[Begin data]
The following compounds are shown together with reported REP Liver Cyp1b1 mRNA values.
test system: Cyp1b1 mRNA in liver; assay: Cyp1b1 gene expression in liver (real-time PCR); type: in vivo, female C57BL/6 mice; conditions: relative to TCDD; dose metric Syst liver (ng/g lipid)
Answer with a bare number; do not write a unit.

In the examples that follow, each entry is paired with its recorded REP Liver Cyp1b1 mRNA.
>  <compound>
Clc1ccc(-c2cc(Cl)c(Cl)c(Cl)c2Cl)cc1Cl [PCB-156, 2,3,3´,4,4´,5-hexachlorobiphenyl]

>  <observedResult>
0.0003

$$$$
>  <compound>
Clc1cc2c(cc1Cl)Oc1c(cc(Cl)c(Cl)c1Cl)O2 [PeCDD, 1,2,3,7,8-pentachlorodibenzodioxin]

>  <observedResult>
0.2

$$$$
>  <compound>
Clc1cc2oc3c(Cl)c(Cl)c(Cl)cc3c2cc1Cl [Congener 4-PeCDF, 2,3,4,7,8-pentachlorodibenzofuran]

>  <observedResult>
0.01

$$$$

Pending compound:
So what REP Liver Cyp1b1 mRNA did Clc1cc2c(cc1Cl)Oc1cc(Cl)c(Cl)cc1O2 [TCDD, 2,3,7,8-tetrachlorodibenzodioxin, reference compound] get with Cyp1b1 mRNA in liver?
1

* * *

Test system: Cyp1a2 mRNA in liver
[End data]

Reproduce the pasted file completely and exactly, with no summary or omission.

The following compounds are shown together with reported REP Liver Cyp1b1 mRNA values.
test system: Cyp1b1 mRNA in liver; assay: Cyp1b1 gene expression in liver (real-time PCR); type: in vivo, female C57BL/6 mice; conditions: relative to TCDD; dose metric Syst liver (ng/g lipid)
Answer with a bare number; do not write a unit.

In the examples that follow, each entry is paired with its recorded REP Liver Cyp1b1 mRNA.
>  <compound>
Clc1ccc(-c2cc(Cl)c(Cl)c(Cl)c2Cl)cc1Cl [PCB-156, 2,3,3´,4,4´,5-hexachlorobiphenyl]

>  <observedResult>
0.0003

$$$$
>  <compound>
Clc1cc2c(cc1Cl)Oc1c(cc(Cl)c(Cl)c1Cl)O2 [PeCDD, 1,2,3,7,8-pentachlorodibenzodioxin]

>  <observedResult>
0.2

$$$$
>  <compound>
Clc1cc2oc3c(Cl)c(Cl)c(Cl)cc3c2cc1Cl [Congener 4-PeCDF, 2,3,4,7,8-pentachlorodibenzofuran]

>  <observedResult>
0.01

$$$$

Pending compound:
So what REP Liver Cyp1b1 mRNA did Clc1cc2c(cc1Cl)Oc1cc(Cl)c(Cl)cc1O2 [TCDD, 2,3,7,8-tetrachlorodibenzodioxin, reference compound] get with Cyp1b1 mRNA in liver?
1

* * *

Test system: Cyp1a2 mRNA in liver